What has slowly but inexorably emerged where religion once stood is politics. Even those issues that exercise American Jews that seem religious are actually political. Non-Orthodox American Jews, for instance, care deeply about what Israel’s rabbinate says about their conversions but no longer worry in the least about what American Orthodox rabbis think. Hardly any American Orthodox rabbis will honor a Conservative conversion, but the chances of an American Conservative Jew marrying an American Orthodox Jew are astronomically higher than the likelihood that he or she will marry an Israeli. So why the virtual hysteria about the latter but indifference to the former? It is because American Jews’ relationship to other American denominations is merely a religious issue; their attachment to Israel is their politics, and that is what they care about.
What does arouse passionate debate in American Jewish life? Israel is always the central topic, vigorously, often toxically, debated. But the Israel conversation is essentially a conversation about Israeli-Palestinian relations and the ultra-Orthodox rabbinate—politics. Conversations about Israel’s endlessly fascinating contemporary culture are virtually absent from American Jewish life. Where, aside from a few publications, is the conversation about the ways in which the ghosts of Ahad Ha’am, A. D. Gordon, Rav Kook, Vladimir Ze’ev Jabotinsky, and Max Nordau still hover over and enrich the entire national enterprise? And what of the explosion of creativity in Israeli literature?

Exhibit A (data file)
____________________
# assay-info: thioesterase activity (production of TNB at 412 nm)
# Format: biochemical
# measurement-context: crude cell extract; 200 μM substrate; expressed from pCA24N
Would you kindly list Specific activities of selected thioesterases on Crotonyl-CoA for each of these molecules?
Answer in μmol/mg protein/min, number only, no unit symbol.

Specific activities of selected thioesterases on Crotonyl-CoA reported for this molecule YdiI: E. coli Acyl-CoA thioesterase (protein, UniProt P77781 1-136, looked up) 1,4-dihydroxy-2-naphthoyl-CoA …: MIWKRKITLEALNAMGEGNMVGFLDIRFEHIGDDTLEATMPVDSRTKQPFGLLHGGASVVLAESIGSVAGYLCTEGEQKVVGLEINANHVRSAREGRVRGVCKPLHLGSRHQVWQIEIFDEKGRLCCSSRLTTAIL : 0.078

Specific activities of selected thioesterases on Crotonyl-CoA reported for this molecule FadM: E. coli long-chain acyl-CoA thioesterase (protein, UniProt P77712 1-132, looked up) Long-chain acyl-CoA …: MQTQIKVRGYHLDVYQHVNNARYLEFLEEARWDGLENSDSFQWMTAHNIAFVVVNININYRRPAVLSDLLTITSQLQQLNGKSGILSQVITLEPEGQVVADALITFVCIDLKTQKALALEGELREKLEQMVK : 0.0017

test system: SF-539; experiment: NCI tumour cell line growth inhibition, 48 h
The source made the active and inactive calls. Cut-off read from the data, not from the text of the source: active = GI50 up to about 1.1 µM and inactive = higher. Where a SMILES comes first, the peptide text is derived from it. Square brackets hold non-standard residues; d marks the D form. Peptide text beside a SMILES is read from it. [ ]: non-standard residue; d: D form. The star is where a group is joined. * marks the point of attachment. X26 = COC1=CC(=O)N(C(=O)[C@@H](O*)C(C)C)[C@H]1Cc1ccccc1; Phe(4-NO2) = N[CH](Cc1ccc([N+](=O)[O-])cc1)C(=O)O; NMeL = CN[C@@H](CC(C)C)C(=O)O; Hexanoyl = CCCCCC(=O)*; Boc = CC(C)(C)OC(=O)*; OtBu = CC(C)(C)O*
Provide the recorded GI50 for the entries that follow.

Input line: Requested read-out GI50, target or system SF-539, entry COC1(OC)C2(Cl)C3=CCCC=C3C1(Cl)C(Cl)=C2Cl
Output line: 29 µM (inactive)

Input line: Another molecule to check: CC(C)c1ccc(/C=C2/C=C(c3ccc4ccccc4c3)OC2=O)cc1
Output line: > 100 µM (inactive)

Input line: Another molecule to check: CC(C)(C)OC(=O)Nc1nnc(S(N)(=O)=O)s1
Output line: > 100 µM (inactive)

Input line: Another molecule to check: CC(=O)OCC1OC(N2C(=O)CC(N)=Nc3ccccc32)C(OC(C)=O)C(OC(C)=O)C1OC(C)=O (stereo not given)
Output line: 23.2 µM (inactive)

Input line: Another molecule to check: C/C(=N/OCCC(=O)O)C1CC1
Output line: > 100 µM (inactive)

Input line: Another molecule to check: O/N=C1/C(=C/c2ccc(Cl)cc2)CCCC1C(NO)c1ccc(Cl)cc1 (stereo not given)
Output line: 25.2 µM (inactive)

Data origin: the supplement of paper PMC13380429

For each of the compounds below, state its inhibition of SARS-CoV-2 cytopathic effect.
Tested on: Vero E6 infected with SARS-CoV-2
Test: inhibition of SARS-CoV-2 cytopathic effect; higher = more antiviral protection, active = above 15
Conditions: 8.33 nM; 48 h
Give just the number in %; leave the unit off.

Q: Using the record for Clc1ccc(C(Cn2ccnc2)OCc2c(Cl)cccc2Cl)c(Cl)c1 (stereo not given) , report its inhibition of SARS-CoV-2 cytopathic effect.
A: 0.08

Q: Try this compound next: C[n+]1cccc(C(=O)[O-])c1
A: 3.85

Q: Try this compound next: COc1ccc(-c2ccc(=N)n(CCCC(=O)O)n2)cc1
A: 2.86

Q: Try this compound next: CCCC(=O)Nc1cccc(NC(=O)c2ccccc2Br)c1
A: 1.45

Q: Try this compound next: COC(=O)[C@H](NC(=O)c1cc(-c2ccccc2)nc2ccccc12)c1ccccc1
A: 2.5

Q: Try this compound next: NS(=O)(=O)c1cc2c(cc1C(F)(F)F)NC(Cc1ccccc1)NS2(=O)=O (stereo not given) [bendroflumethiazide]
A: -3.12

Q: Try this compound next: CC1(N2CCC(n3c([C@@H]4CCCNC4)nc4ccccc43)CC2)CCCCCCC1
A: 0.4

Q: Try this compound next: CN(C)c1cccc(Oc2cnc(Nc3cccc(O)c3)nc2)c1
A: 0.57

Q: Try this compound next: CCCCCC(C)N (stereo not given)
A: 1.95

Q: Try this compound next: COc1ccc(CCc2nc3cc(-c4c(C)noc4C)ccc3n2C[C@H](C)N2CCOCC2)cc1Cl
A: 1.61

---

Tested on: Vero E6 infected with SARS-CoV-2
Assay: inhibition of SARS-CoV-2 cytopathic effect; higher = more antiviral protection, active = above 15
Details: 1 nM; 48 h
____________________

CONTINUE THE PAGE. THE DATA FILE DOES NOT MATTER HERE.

In Israel, a distinctly new form of religious life is emerging. It is nationalist, but not nearly as secular as Israel’s founders might have hoped it would be. It is in dialogue with Jewish tradition in ways both obvious and subtle, and is replete with rituals that essentially merge national and religious identities. Camil Fuchs and Shmuel Rosner, the authors of #Yahadutyisraelit (it’s available only in Hebrew, but was reviewed in these pages by Yossi Shain and Michal Schwartz), show that today’s “Jewsraeli” is “confident about [generational] continuity, attributes a high level of importance to being Jewish, mixes Israeli nationality with Judaism, and shows a strong tendency to practice Jewish tradition.” Similarly, Micah Goodman, one of Israel’s leading public intellectuals, argues in his newest book (also only in Hebrew), Chazara beli teshuvah (Returning without Repenting), that a new kind of secular Judaism has emerged in Israel that is distinctively Jewish and Israeli.
This is not to suggest that Israel has solved the problems of modern Jewish identity. Far from it. There is an ever-present danger of xenophobia, racism, and intolerance. In many swathes of Israeli life, Jewish illiteracy is a real issue. The interminable conflict with the Palestinians has without question calloused part of Israel’s soul, and one can make a case that these are existential threats. Still, it is also without question the case that in Israel, where Jews are the majority, where they conduct their lives in their people’s language, where there is no pressure to conform to non-Jewish norms, and where Mizrahi influence has helped restore a powerful religious resonance to national secular life, a fascinating new form of Jewish life is emerging.
Yet the religious and cultural reimagination now reshaping Israeli society has escaped the attention of the vast majority of even engaged American Jews. Instead, what do we talk about when we talk about Israel? Politics.